Police Reform

Police Reform Overview InfographicOn June 18, 2020, the Dayton City Commission announced the working structure that will be used to drive changes for police reform in Dayton.

Working groups will be made up of community members, the Dayton Police Department, members of the Community Police Council and people with expertise in the criminal justice system. The working groups will be supported by City staff, University of Dayton law students, and Dayton Mediation Center staff.

“Since the protests over George Floyd’s murder began, Daytonians have shown incredible passion and thoughtfulness about rooting out systemic racism in our community and in our police force,” said Mayor Nan Whaley. “We are looking forward to creating the opportunity for Daytonians to work alongside Dayton police to shape policy for the police department that serves them. Policing affects all communities, but with the focus on racism and policing, we are working to ensure that black Daytonians are front and center in this conversation. We appreciate the many community leaders who have already reached out with their interest in doing this work and the commitment the Dayton Police Department has made to engaging as well.”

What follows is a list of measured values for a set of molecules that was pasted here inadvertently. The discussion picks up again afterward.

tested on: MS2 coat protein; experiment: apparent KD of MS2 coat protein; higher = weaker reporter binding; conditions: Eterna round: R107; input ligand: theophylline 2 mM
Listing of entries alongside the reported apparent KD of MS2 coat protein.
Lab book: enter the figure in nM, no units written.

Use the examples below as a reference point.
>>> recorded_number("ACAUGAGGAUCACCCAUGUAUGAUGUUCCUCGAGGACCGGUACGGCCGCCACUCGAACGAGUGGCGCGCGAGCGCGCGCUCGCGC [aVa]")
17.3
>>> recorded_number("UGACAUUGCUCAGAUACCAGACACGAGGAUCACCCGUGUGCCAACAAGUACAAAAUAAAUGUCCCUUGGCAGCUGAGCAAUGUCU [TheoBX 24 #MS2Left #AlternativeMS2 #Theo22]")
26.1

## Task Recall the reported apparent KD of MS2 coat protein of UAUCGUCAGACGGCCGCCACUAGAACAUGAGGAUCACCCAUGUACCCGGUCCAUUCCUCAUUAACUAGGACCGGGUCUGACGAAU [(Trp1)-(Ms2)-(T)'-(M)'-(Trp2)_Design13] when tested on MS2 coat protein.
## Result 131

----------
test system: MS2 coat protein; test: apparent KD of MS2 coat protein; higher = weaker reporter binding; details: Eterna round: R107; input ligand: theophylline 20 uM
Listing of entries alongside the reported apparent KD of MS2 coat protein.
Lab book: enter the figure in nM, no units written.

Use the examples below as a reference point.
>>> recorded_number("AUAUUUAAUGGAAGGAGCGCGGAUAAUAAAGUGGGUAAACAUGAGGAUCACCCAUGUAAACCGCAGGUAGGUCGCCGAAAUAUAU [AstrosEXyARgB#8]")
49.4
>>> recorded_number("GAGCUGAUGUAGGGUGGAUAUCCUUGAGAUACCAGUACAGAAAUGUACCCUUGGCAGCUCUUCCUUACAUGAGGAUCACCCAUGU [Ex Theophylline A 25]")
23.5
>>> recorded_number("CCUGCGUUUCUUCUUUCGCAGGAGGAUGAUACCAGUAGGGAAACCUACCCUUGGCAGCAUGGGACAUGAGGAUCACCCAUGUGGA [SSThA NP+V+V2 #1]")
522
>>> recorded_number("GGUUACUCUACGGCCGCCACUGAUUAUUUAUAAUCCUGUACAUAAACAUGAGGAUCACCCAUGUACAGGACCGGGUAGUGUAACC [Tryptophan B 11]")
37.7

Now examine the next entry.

As of January 2021, working groups are currently looking to complete their recommendations. Work around improving community safety will certainly continue after this intense period work, and the ongoing methods for engagement around reform will be for years to come.

Community members may now report policing problems via a new email address: policecomplaints@daytonohio.gov.

Police Reform Working Group Process Infographic

Working Groups

The Working groups are addressing each of the five reform areas. Each working group is co-led by a City Commissioner and a community leader. The groups, their purposes and co-leads are:

  1. Oversight: Increase transparency in the process to report suspected police misconduct and strengthen the Citizen Appeal Board made up of community members. 
    • Co-leads: Commissioner Matt Joseph and Montgomery County Recorder Brandon McClain.
  2. Use of Force: Assess all recent incidences in which force was used by Dayton police to look for patterns and biases, which will inform a review of use of force policies. 
    • Co-leads: Commissioner Jeffrey J. Mims, Jr. and Willis Blackshear, Jr.
  3. Training: Continue implicit bias and de-escalation trainings for all Dayton police officers.
    • Co-leads: Commissioner Darryl Fairchild and Stacy Benson-Taylor. 
  4. Recruitment and Promotion: Review police recruitment, oversight, and selection processes to better identify any potential issues in new officers and increase diversity in the force. 
    • Co-leads: Mayor Nan Whaley and Montgomery County Common Pleas Court Judge Gerald Parker. 
  5. Engagement: Continue to deepen community engagement by rank and file officers to strengthen relationships with the people they serve and protect.
    • Co-leads: Commissioner Chris Shaw and Shannon Isom.

Meetings may be viewed live at DAYTONOHIO.GOV/GOVTV

  • Recruitment Group - Feb. 23, 5-6:30 p.m.
  • Training Group - Feb. 23, 6:30-8 p.m.
  • Oversight Group - Feb. 24, 5-6:30 p.m.
  • Use of Force Group - Feb. 25, 5:30-7
  • Community Engagement Group - To be announced